The big twist in Iron Man 3 came when it was revealed that the man we thought was the Mandarin in his propaganda videos was actually just an actor named Trevor hired by Aldrich Killian. Killian proclaimed himself the real Mandarin, adding that the Mandarin was his creation. The twist was a great departure from the source material and it understandably angered a lot of fans.

But it would seem that Marvel Studios was listening. As an extra on the home release of Thor: The Dark World, there was a short movie titled All Hail The King starring Ben Kingsley as Trevor. This short movie actually went on to confirm that there was in fact a real villain named the Mandarin out there somewhere -- and he was very displeased that his name had been used in such a way.



Eagle-eyed viewers will have paid careful attention to every artifact that we saw in Odin's treasure room back in the first Thor film. While this one is more than easy to miss, it has still been confirmed that the Eye of Agamotto was in fact present in that sequence. As Marvel fans now know, the Eye is a very powerful magical artifact closely associated with Doctor Strange.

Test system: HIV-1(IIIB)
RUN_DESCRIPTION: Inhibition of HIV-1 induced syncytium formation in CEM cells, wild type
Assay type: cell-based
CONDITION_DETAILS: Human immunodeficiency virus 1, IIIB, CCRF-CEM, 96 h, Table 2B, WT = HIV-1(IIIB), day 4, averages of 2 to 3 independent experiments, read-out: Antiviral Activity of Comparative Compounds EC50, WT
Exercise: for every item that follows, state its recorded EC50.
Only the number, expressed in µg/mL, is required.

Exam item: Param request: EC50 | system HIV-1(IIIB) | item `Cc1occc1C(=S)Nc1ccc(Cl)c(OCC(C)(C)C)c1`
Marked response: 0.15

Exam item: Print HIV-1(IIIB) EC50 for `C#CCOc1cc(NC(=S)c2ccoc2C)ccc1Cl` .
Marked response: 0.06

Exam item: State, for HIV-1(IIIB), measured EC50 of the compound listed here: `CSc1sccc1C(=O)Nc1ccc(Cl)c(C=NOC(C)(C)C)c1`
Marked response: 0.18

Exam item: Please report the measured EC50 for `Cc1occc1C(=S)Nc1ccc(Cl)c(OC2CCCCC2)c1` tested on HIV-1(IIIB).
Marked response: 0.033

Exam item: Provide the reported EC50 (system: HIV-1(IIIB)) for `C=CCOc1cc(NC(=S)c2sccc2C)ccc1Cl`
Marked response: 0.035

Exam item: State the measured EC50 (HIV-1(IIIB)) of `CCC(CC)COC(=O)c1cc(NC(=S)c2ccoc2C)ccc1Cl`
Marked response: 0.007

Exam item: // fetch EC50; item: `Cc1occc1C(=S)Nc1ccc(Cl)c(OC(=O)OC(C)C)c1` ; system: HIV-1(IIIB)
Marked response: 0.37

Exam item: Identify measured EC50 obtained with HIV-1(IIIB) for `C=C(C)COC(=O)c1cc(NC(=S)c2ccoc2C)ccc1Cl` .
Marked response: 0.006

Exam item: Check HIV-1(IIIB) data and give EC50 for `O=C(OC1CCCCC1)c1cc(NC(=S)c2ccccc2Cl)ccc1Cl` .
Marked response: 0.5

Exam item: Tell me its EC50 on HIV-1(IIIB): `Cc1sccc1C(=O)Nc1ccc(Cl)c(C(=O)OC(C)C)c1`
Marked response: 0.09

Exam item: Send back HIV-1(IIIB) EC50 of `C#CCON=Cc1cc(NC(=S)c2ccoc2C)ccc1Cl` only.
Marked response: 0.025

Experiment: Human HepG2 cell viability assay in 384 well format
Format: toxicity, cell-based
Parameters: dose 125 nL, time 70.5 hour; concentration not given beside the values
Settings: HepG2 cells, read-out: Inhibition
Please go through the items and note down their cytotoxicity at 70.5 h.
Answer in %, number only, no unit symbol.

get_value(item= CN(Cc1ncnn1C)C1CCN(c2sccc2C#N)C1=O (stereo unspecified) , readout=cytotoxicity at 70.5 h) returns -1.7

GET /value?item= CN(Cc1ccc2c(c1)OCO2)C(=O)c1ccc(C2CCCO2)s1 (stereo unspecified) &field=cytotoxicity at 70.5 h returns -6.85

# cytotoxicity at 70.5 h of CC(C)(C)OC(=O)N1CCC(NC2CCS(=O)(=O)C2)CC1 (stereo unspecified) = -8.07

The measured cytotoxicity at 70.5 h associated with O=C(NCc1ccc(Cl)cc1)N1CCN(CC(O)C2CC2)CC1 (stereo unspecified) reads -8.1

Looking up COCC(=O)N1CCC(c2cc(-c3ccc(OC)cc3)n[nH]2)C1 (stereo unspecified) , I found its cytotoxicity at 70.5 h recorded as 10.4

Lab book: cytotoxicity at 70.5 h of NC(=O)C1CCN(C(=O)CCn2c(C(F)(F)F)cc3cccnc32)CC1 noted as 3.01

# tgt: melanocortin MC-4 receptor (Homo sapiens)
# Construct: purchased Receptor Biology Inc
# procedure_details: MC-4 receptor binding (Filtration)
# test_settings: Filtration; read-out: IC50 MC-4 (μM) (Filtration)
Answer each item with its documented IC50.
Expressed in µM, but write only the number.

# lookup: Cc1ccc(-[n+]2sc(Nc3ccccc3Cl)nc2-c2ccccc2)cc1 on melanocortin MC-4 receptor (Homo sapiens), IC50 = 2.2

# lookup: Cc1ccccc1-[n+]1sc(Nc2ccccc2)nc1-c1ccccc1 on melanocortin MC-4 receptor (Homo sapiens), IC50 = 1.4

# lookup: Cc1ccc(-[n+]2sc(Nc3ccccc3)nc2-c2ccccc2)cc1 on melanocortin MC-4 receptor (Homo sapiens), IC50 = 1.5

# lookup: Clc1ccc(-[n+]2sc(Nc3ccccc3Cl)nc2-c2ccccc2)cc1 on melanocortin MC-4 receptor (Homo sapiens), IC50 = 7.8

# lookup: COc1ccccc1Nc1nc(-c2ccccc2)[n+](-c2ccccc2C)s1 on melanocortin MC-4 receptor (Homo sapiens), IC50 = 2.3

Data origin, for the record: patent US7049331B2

However, in the Doctor Strange movie, we saw that the Eye of Agamotto was in fact in Kamar-Taj, the home of the Ancient One and the place where Stephen Strange was taught the mystic arts. It's highly likely that the Eye of Agamotto was only included in Thor as an Easter egg for fans, considering that, at the time, Marvel Studios could never have foreseen that a Doctor Strange movie could actually get made, let alone succeed.



The Eye of Agamotto wasn't the only artifact that was glimpsed inside Odin's treasure room in Thor. We also saw, for a brief second, an Infinity Gauntlet, fully assembled with all six Infinity Stones. In subsequent Marvel movies, we would come to know that the Infinity Stones are currently in the midst of being revealed and assembled by Thanos and his forces.

While the idea of two Infinity Gauntlets is not new in the Ultimate universe (eight infinity stones divided into two gauntlets of four), it seems that this is an idea that was partly brought into the MCU later on. However, it's doubtful that having two Gauntlets was the plan from the very beginning, considering that Thor was produced before The Avengers, and before Thanos was ever brought to the screen. Besides, why would Thanos break into Asgard to steal an Infinity Stone, when he could steal an entire Gauntlet instead?